How a viral video could force a cultural reckoning in the Marine Corps

“This is exactly why fucking females in the military fucking kill themselves."

“I don’t know if you can tell but I’m nervous,” a Marine sergeant named Dalina told her followers in a video posted to TikTok in December.

“I’ll raise my right hand and swear to tell the truth,” she said in advance of a disciplinary proceeding for a fellow Marine she hadn’t seen in more than a year. “I promised myself I’d show up and tell my story. For so long I looked for reasons why I deserved this. How could I let this happen to me?”

@gwotthot

**trigger warning*** No matter what happens today, I’m really proud of me. Here goes nothing #fyp #miltok

♬ The Wisp Sings – Winter Aid

Dalina was hopeful she’d be heard that chilly Wednesday morning at Camp Lejeune, North Carolina, where she would tell superiors about the “perpetrator” she had left unnamed in the video. The man had “wrongly appropriated” and distributed nude images without her consent, a Marine official said on condition of anonymity due to the sensitivity of the case.

“Today I’m going to tell the story of how he took me from me. Here’s to the first step of getting my life back,” she said. Yet the hearing was “brutal,” Dalina said days later, revealing that her superiors had said she had been a “temptation” for the fellow Marine, though they ultimately admitted he had committed wrongdoing. The non-consensual sharing of sexually explicit images or video, called ‘revenge porn,’ was criminalized in the military in 2018.

Still, Dalina figured that ultimately he’d be kicked out of the Marine Corps. And there was reason to be hopeful: The man had broken a sacred trust with a fellow Marine, a teammate, just like the hundreds of Marines discharged amid the 2017 ‘Marines United’ nude photo-sharing scandal in which some 30,000 active-duty Marines and veterans were harassing and cyberstalking female colleagues.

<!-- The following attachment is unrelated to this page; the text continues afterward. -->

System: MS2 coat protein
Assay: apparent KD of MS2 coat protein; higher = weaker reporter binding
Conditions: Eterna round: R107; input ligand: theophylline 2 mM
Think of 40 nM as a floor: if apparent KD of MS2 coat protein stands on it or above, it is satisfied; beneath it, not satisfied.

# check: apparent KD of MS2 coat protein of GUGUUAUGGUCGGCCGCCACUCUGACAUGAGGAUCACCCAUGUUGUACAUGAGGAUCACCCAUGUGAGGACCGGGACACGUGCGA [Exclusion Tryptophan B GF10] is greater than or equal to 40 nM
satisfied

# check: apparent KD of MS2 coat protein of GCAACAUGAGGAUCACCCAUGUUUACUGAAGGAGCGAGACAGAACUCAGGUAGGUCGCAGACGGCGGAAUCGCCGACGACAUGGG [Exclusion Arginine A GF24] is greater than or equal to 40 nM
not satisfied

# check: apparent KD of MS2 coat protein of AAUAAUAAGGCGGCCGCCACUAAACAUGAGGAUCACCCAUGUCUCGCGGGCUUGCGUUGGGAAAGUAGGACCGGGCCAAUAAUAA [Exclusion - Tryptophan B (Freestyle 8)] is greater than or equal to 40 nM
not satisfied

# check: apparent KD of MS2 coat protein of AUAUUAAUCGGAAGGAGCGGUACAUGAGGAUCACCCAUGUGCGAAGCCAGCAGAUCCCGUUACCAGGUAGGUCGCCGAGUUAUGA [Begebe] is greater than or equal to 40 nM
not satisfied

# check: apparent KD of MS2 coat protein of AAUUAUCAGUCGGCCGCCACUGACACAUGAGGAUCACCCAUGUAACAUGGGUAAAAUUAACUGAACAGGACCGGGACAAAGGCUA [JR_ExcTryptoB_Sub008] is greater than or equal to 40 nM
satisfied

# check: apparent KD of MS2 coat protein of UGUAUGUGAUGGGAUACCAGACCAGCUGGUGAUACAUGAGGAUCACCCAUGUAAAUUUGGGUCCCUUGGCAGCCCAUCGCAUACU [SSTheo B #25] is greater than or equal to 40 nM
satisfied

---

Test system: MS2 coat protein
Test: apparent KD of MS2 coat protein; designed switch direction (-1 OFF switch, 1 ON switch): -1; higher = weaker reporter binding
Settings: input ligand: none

The Marine commandant at the time even publicly questioned the commitment to the Corps of those denigrating their “brothers and sisters,” and the scandal forced an institutional reckoning of sorts, though women in the Marine Corps say sexism in the service remains a problem, as Dalina’s experience indicates.

She recalled her superiors characterizing the trauma of what researchers call ‘image-based abuse’ that can result in depression, anxiety, and post-traumatic stress disorder as a potentially “character-building” lesson for the harasser; that he could take this “one small incident … and it will make him a better leader,” she said.

Despite apparent assurances the man would be discharged, the Marine Corps instead decided to keep him in the ranks, Dalina said in an emotional video posted to TikTok on Thursday. Clearly distraught, the Marine said that despite an admission of guilt and that her entire chain of command recommended against retention, the commanding general had decided otherwise.

“This is exactly why fucking females in the military fucking kill themselves,” Dalina said in the video as tears streamed down her face.

Marine officials were initially caught off guard when asked for comment by Task & Purpose but later said they were “aware” of the video and were working to ensure Dalina’s safety. The service released a statement roughly 24 hours later saying she had been given an opportunity to speak with senior representatives in her command, a right afforded to every Marine through a procedure known as request mast.